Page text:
Property investors: ringfencing of rental losses now in place

Property investors: ringfencing of rental losses now in place

In an effort to level the playing field between property speculators/investors and home buyers, speculators and investors are no longer able to offset tax losses from their residential properties against their other income (eg salary or wages, or business income) to reduce their income tax liability. This legislation is known as ring-fencing of rental losses.

Auckland Villas

The new rules limit a person’s deductions for expenditure incurred in relation to residential land to income derived from the land. Let’s break it down a little more.

Important points

The main points to note are:

  • losses made on residential rental properties are not able to be offset against other income going forward
  • losses can be retained and used against future rental profits; or used against profit on other rental properties in the same or future periods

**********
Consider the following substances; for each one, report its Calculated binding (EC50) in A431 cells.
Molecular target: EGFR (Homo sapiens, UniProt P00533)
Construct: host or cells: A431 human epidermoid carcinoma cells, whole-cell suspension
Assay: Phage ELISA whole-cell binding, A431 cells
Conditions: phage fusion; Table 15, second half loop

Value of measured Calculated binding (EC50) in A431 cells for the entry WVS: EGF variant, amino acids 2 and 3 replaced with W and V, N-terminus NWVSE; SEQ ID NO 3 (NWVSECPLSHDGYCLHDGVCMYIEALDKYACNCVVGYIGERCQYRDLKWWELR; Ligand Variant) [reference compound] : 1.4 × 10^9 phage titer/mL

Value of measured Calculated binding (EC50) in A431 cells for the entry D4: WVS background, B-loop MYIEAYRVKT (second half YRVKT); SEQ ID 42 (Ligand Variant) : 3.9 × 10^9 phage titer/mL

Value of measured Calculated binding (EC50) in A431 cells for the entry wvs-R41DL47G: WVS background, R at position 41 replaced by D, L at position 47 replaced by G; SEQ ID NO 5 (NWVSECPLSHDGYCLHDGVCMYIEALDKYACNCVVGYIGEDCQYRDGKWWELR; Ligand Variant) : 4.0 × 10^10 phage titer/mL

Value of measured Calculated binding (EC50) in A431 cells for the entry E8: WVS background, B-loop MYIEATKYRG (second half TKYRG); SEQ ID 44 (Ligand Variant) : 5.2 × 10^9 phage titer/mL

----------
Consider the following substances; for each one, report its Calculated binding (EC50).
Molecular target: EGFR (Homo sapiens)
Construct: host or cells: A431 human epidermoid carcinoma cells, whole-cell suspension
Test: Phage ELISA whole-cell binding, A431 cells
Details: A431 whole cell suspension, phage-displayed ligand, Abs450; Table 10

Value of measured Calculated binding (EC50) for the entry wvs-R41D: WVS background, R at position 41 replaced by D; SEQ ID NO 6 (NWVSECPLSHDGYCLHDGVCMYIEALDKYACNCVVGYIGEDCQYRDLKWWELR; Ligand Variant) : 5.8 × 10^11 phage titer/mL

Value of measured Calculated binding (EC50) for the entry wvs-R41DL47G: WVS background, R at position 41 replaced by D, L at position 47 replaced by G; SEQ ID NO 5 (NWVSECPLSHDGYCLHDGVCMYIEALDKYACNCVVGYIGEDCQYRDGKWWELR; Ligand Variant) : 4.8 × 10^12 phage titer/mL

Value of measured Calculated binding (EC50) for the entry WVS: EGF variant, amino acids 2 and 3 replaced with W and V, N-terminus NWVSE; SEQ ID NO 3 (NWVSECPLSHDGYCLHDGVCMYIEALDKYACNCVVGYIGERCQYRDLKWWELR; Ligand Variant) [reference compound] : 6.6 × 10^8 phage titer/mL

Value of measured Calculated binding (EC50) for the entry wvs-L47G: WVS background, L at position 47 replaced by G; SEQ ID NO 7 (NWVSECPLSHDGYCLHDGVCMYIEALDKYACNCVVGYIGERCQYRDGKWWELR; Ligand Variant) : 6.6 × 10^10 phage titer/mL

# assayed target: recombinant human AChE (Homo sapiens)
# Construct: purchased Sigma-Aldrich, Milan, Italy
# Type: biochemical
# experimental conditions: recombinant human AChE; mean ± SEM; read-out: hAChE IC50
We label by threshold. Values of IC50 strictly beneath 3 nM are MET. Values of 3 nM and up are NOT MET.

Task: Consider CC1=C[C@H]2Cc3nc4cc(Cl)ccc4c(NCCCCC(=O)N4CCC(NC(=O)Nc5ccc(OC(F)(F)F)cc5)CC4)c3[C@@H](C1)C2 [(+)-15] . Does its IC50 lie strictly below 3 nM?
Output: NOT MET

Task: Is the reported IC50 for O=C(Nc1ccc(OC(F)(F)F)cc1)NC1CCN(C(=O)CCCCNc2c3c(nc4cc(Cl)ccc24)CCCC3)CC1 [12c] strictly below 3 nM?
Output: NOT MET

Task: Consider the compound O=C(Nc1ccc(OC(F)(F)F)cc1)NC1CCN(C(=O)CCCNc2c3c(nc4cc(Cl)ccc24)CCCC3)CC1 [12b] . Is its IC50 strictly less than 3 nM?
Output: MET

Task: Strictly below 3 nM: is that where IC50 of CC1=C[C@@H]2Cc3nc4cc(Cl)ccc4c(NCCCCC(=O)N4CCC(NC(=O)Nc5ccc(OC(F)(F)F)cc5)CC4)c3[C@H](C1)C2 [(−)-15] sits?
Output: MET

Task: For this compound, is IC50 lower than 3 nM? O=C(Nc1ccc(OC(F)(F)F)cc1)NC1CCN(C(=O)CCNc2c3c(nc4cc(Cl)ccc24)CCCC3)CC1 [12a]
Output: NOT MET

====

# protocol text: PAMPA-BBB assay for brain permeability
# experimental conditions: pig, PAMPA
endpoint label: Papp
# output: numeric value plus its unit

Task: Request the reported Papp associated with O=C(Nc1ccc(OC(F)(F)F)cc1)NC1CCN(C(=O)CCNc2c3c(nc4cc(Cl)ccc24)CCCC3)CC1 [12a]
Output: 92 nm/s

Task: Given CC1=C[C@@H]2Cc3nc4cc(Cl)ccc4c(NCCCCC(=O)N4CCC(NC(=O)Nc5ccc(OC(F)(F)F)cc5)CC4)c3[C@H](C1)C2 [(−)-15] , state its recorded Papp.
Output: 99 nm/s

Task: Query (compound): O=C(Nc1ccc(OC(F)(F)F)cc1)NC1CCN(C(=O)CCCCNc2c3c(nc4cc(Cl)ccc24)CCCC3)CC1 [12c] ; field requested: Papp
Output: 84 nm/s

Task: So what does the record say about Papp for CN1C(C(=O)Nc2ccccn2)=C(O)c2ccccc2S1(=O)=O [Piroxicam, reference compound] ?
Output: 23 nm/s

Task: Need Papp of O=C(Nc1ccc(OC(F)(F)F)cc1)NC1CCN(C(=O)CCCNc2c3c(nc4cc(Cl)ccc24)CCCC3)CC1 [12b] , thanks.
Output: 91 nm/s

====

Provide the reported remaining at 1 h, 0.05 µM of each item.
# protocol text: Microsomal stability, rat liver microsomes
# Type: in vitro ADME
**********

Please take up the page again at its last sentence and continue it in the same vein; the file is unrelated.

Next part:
• losses can be used to offset any taxes owing on the sale of the land (often there won’t be any as we have no capital gains tax)
  • the rules take effect from 1 April (for the 2020 financial year) so in effect they are backdated. (However, the impending implementation of the rules has been communicated for months.)

The fine print

Here’s some more detail:

  • The provisions apply to “residential rental property”, meaning “residential land” for which the owner is allowed a deduction relating to the use or disposal of the land.
  • “Residential land” is:
    • land that has a dwelling on it
    • land for which the owner has an arrangement to build a dwelling on it, or
    • bare land that may be used for building a dwelling under the relevant district plan.
    • but does not include land that is used predominantly as business premises, or farmland.
  • Land that is residential land for part of an income year is also included. This means that if there is a change of use of residential land in an income year (eg from residential rental to commercial rental), it remains residential rental property for that year and any ring-fenced deductions in relation to the property may be used in that year against any other income from the property (for example, commercial rent).
  • Overseas rental properties of New Zealand residents will also be subject to the ring-fencing rules.

Need help?

The new rules do have some complexities and that specific advice should be sought for your situation. Please get in touch if you have questions or you’d like to talk through options.

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